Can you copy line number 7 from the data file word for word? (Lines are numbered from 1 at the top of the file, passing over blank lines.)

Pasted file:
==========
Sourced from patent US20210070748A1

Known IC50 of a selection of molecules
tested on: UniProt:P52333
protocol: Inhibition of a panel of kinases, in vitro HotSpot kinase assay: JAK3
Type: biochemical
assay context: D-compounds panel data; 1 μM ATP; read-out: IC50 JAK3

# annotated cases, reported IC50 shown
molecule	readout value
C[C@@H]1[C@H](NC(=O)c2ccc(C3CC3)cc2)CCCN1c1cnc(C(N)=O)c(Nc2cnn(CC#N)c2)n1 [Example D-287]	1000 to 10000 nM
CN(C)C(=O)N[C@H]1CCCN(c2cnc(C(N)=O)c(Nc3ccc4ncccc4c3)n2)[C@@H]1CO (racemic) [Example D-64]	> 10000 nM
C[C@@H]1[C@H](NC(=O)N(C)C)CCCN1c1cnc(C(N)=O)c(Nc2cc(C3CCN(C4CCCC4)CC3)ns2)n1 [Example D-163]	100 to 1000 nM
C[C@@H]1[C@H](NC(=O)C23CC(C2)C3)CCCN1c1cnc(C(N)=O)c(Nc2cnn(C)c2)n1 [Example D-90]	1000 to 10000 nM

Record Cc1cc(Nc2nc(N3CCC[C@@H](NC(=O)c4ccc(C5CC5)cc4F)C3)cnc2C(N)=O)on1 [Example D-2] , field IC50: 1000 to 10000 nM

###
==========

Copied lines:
# annotated cases, reported IC50 shown